vφ = ω a3 sinθ/r2

          vr = vθ = p = 0.

(a) Show that the no-slip boundary condition is satisfied.
(b) Integrate the shear torque over the sphere surface and find an expression for the net viscous torque on the sphere.
When I first tried to solve part (b), I kept getting an answer that was off by a factor of 2/3. I checked my work several times, but I couldn’t find any mistake. After much fussing, I finally figured out my error. For the shear stress at the sphere surface, I was using η dvφ/dr. This seemed right at first, but it’s not. The shear stress is actually η (dvφ/drvφ/r). Why? I could just say that I looked up the expression for the shear strain ε for spherical coordinates and found it had two terms. But that’s no fair (and no fun). We have to understand what we are doing, not just look things up. Why does the expression for the shear stress have two terms?

Let’s start on page 16 of IPMB, where Russ and I note that the shear stress is the viscosity times the rate of change of the shear strain. We need to see how the shear strain changes with time. There are two cases.
1. The first case will give us the familiar dv/dr expression for the shear stress. Consider an element of fluid with thickness dr, as shown below.
The velocity is in the φ direction, and depends on r. In time T, the top surface of the box moves to the right a distance vφ(r+dr) T, while the bottom surface moves only vφ(r) T, forming the dashed box in the figure. The shear strain is the angle θ (see Problem 14 in Chapter 1). Consider the shaded triangle having height dr and angle θ. The length of the bottom side of the triangle is vφ(r+dr) Tvφ(r) T. The tangent of θ is therefore

          tanθ = (vφ(r+dr) Tvφ(r) T) / dr .

In the limit as dr goes to zero, and for small angles such that tanθ is approximately θ, the shear strain becomes dvφ/dr T. Therefore, the rate of change of the shear strain is dvφ/dr, and the contribution to the shear stress is η dvφ/dr.
This is where I got stuck, until I realized there is a second case we must consider.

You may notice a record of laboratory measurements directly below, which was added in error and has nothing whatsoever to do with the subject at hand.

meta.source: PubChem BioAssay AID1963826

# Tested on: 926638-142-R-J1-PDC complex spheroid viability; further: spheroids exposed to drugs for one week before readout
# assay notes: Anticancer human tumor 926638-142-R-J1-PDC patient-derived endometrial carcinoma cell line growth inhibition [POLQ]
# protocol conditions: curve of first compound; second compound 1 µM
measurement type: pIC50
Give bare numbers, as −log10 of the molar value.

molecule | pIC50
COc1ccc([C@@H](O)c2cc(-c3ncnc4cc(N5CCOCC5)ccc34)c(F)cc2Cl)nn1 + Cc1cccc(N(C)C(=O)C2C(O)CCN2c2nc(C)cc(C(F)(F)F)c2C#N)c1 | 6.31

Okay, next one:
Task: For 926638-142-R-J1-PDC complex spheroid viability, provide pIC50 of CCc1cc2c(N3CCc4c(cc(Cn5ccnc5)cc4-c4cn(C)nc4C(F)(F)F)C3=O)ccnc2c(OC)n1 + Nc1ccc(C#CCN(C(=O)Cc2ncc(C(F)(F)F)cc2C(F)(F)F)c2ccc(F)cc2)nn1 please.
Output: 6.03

2. Even if vφ does not change with r, we can still get a shear strain because of the curvilinear coordinates. Consider the arc-shaped element of fluid shown below.
Suppose the fluid moves with the same speed, vφ, on both the top and bottom surfaces. After time T, the fluid element moves to the right and forms the dashed element. The problem is, this dashed shape is no longer an arc aligned with the curvilinear coordinates. It has been sheared! Consider the shaded triangle with angle θ. The top side has a length (r+dr) θvφ T, and the right side has length dr. The ratio of these two sides is tanθ, or for small angles just θ. So

          θ = [(r+dr) θvφ T]/dr

Solving for θ gives

          θ = (vφ/r) T,

so the shear stress is η vφ/r.

Notice that in the first case the top side is sheared to the right, whereas in the second case it is sheared to the left. We need a minus sign in case two.
In general, both of these effects act together, so the shear stress is η (dvφ/drvφ/r).

For a velocity that falls as 1/r2, the dvφ/dr term gives -2/r3, while the -vφ/r term gives -1/r3, with a sum of -3/r3. I was getting a factor of two when I was supposed to get a factor of three. 

Are you still not convinced about the second term in the stress? Look at it this way. Suppose the velocity were proportional to r. This would imply that the fluid was rotating as if it were a solid body (all the fluid would have the same angular velocity). Such a pure rotation should not result in shear. If we only include the dvφ/dr term, we would still predict a shear stress. But if we include both terms they cancel, implying no stress.

Let me outline how you do the integral in part (b) of the homework problem above. The torque is the force times distance. The distance from the axis of rotation to the surface where the shear acts (the moment arm) is a sinθ. The force is the shear stress times the area, and the area element is a2 sinθ dθ dφ. You end up getting three factors of sinθ: one from the moment arm, one from the shear stress, and one from the area element, so you have to integrate sin3θ.